There was a big reaction online when the bloody and bold trailer for the U.S. release of Blade of the Immortal hit in August.

It's billed as the 100th film from prolific Japanese director Takashi Miike, a filmmaker who counts Quentin Tarantino among his fans. Blade of the Immortal is based on the manga written by Hiroaki Samura that ran from 1993 to 2012 and follows a warrior named Manji who cannot be killed as he helps a young girl seek vengeance for the death of her father.

Manji is played by Takuya Kimura, a pop star and one of the biggest actors in Japan — someone the director was told would never take the role. But the actor signed on and attacked the part in a way that makes him almost unrecognizable in the film, which opened in the U.S. on Nov. 3.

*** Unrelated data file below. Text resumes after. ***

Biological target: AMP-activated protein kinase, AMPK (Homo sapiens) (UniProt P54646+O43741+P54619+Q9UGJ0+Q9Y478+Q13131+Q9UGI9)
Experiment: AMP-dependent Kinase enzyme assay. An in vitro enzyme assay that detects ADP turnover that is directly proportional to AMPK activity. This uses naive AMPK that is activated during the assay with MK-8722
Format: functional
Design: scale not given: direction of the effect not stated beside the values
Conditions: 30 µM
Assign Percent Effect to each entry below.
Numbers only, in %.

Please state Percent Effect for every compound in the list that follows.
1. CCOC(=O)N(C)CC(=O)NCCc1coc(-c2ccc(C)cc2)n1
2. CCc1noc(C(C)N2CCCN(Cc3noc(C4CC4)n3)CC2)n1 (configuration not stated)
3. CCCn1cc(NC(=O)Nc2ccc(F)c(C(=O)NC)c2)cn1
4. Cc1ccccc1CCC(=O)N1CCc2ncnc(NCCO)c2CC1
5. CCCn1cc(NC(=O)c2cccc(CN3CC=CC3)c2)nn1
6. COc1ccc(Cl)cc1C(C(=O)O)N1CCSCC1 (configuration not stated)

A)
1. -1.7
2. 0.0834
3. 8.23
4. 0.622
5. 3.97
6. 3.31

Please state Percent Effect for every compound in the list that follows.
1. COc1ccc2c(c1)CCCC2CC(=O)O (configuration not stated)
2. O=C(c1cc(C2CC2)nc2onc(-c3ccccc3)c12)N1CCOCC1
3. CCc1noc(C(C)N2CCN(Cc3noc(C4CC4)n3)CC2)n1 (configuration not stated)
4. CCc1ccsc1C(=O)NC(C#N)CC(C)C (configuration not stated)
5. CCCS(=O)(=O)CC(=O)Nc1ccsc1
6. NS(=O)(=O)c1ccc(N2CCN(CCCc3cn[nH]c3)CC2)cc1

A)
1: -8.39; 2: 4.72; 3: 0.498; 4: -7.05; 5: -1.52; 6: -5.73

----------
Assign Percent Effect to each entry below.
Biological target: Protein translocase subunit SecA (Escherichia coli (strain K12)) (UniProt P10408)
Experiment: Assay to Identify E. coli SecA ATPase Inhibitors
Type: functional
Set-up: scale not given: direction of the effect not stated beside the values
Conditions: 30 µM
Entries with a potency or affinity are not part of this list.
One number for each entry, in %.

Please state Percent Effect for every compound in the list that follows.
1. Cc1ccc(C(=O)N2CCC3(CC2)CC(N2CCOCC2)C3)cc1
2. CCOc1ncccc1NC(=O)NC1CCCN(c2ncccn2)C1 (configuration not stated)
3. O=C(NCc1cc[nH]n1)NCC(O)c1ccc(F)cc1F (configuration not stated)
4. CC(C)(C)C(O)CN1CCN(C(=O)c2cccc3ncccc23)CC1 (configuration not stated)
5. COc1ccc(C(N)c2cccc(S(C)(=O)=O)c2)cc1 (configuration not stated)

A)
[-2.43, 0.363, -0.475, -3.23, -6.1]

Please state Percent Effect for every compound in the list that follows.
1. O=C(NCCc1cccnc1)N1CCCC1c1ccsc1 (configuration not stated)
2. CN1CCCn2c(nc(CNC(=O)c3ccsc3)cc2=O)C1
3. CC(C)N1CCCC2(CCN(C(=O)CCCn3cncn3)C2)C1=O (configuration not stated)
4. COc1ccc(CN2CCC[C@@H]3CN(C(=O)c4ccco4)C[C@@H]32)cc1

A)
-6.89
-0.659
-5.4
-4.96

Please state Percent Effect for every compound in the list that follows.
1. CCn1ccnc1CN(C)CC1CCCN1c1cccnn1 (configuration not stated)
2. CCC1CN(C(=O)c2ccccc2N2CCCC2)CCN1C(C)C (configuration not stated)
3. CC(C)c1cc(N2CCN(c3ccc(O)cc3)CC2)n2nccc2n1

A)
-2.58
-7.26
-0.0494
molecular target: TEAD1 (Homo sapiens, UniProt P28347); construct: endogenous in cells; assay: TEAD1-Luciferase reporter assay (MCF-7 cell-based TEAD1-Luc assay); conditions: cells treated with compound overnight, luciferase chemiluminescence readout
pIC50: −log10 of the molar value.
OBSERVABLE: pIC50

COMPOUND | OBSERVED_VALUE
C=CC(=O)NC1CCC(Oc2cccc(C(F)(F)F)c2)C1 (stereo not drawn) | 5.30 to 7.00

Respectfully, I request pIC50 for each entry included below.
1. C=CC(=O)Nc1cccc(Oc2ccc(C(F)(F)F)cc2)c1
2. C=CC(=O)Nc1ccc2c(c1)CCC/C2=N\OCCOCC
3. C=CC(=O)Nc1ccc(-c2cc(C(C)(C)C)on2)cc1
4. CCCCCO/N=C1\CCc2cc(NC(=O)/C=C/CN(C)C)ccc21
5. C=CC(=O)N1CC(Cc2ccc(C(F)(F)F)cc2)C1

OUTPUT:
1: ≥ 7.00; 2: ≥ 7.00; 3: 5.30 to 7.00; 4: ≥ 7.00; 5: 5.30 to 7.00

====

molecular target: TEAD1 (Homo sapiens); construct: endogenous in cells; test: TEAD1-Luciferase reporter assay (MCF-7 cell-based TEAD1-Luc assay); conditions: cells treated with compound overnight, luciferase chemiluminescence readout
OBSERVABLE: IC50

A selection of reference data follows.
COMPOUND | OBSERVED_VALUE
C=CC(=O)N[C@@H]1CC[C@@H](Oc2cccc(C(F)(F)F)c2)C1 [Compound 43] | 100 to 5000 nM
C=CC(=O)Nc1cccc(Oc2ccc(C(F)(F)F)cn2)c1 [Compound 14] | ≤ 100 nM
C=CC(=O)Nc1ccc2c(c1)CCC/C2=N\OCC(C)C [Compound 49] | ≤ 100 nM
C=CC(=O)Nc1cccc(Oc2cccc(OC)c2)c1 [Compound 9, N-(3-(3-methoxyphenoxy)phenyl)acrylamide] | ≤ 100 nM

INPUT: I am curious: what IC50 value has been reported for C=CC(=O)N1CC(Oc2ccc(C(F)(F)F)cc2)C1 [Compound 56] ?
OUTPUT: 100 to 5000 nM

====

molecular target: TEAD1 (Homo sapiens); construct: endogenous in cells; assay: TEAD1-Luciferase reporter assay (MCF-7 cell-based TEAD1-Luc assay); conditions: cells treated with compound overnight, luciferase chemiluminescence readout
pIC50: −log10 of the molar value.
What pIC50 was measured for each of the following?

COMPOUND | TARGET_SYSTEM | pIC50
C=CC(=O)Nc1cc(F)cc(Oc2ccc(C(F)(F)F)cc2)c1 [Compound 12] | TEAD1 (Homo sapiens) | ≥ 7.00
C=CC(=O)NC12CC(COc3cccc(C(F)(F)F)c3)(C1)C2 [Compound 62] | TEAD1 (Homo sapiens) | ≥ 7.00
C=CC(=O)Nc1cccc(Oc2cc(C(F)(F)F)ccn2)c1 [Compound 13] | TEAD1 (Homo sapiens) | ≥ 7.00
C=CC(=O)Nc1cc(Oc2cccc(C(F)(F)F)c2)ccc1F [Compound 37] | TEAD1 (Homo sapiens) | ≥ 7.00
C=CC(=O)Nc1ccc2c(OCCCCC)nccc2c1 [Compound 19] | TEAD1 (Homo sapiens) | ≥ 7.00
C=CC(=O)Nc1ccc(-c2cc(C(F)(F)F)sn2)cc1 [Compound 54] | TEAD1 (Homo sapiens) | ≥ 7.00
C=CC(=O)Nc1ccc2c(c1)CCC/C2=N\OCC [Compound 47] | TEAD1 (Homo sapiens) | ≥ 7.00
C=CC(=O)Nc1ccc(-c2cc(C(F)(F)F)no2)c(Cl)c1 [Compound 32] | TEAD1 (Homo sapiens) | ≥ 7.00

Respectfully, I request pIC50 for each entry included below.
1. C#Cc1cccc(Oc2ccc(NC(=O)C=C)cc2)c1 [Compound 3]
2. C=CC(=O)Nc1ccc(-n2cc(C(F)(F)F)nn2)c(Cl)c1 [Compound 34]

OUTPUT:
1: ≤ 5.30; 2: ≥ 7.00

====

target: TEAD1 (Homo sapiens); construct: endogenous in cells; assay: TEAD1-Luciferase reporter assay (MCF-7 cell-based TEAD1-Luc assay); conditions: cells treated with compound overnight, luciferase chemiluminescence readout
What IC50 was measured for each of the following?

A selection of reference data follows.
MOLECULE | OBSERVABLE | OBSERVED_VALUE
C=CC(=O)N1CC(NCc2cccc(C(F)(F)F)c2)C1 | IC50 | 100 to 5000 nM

In a conversation with Heat Vision, Miike details the great lengths his leading man went to embody the one-eyed killer, what went into the film's ambitious final fight scene and why he doesn't believe in rehearsing.

How did you transform Takuya Kimura into a weathered killer? It's quite a different role for him.

Well, I personally thought Takuya Kimura would be the best actor for that role because he’s the closest thing to being perfect for it that I could imagine. And when I spoke to the producer about that, the producers immediately said, “He won’t do it. No way!” However, from his perspective, I don’t think it was that he wouldn’t do it, it was more like maybe he couldn’t do it. However, my personal take is that, as an experienced actor with a long career, he would be very compelled to take different roles — even the types of roles he hadn’t ever had a chance to try his hand at.

The end fight scene must be one of the most ambitious scenes I've seen in a long time, featuring what looked like hundreds of extras with swords. How long did that take to rehearse? What was the biggest challenge about it?